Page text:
• To increase infiltration of rain water in the subsoil which has decreased drastically in urban areas due to paving of open area.
  • To improve ground water quality by dilution.
  • To increase agriculture production.
  • To improve ecology of the area by increase in vegetation cover etc.


  • The cost of recharge to sub-surface reservoir is lower than surface reservoirs.
  • The aquifer serves as a distribution system also.
  • No land is wasted for storage purpose and no population displacement is involved.
  • Ground water is not directly exposed to evaporation and pollution.
  • Storing water under ground is environment friendly.
  • It increases the productivity of aquifer.
  • It reduces flood hazards.
  • Effects rise in ground water levels.
  • Mitigates effects of drought.
  • Reduces soil erosion.


The important aspects to be looked into for designing a RainWater Harvesting system to augment ground water resources are:-

  • Hydrogeology of the area including nature and extent of aquifer, soil cover, topography, depth to water level and chemical quality of ground water.
  • The availability of source water, one of the prime requisite for ground water recharge, basically assessed in terms of non-committed surplus monsoon runoff.
  • Area contributing run off like area available, land use pattern, industrial, residential, green belt, paved areas, rooftop area etc.
  • Hydrometerological characters like rainfall duration, general pattern and
  • intensity of rainfall.


  • Where ground water levels are declining on regular basis.
  • Where substantial amount of aquifer has been de-saturated.
  • Where availability of ground water id inadequate in lean months.
  • Where due to rapid urbanization, infiltration of rain water into subsoil has decreased drastically and recharging of ground water has diminished.


The methods of ground water recharge mainly are:

Urban Areas

Roof Top Rain Water / storm run off harvesting through

  • Recharge Pit
  • Recharge Trench
  • Tubewell
  • Recharge Well

Rural Areas

Rain Water Harvesting through

  • Gully Plug
  • Contour Bund
  • Gabion Structure
  • Percolation tank
  • Check Dam / Cement Plug / Nala Bund
  • Recharge shaft
  • Dugwell Recharge
  • Groundwater Dams / Subsurface Dyke We started implementing ‘VARSHA’ a Kerala Govt. program of Roof Top Rain Water Harvesting using ” Ferrocement technologies” in the year 2002 by now we have covered nearly 30,000 families in the state.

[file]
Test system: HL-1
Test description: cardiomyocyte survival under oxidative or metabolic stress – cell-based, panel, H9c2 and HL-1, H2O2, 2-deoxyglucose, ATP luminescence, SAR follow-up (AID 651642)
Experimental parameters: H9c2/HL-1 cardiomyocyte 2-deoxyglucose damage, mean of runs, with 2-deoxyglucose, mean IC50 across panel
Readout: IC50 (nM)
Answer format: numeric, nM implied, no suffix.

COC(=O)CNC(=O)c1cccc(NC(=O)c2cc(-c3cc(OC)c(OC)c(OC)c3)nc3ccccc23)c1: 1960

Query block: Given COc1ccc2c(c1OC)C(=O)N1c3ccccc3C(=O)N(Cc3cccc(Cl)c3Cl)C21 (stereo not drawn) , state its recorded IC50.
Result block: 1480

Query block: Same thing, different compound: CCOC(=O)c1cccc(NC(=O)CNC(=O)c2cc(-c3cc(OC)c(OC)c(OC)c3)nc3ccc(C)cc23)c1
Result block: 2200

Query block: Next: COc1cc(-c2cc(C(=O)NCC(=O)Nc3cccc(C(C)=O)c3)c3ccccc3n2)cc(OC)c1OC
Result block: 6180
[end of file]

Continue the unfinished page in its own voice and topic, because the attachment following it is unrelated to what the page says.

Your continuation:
This technology is an economical, efficient, and easily adoptable one depending on the topography of the location where it is implemented. The word ‘Ferro’ is coined from Ferrous (meaning Iron). This technology took its birth in the year 1848 in the hands of Joseph Louis Lambert, a French Engineer. He designed a boat by cement-plastering both sides of thin iron wiremesh. Being found the boat strong and useful, this technology perpetuated as Ferro Cement technology. The exercise of this technology has now become very common. Using this discipline, houses, wardrobes, tables and chairs, water tanks etc. are being constructed now.

Ferro Cement technology is presently being widely used in the construction of water tanks. Majority of the tanks built using this principle is circular in shape. The average thickness of the wall will vary between 3cm and 10cm. The wiremesh used in these structures distribute the hydro pressure to the entire structure thereby reducing the weight. This system has set its root in Kerala also. In Kerala, ferro cement tanks are used mainly for Roof Top RainWater Harvesting.

The Andhyodaya is one of the pioneers in the country in implementing organized Roof Top Rain Water Harvesting Programme. ‘VARSHA’, a Kerala G ovt.sponsored Programme was a success only because of the intervention of our organization. Under ‘VARSHA’ rooftop Rain Water Harvesting in Ferro cement tanks was implemented in 4 districts of the state viz, Ernakulam, Alappuzha, Kottayam and Trivandrum. This project was launched by the state Govt. in collaboration with Kerala Water Authority implemented by our organization in the year 2002. Ferro cement tank of 5000 and 10000 liter capacities were constructed under the programme for the benefit of Below Poverty Line (BPL) families. These Rooftop Rain Water Harvesting Ferro cement systems have a capacity to harvest about 3 cores liters of Rain Water during rainy week. That means, in a rainy season, these systems can harvest a minimum of 15 cores litters of Rain Water. Besides VARSHA, we are also undertaking rooftop Rain Water Harvesting for the Govt. buildings and institutions.

We have a trained and effective infrastructure to take up any size of Rain Water Harvesting projects anywhere in the World. Comprising of Engineers, Co-coordinators, Supervisors and Technicians.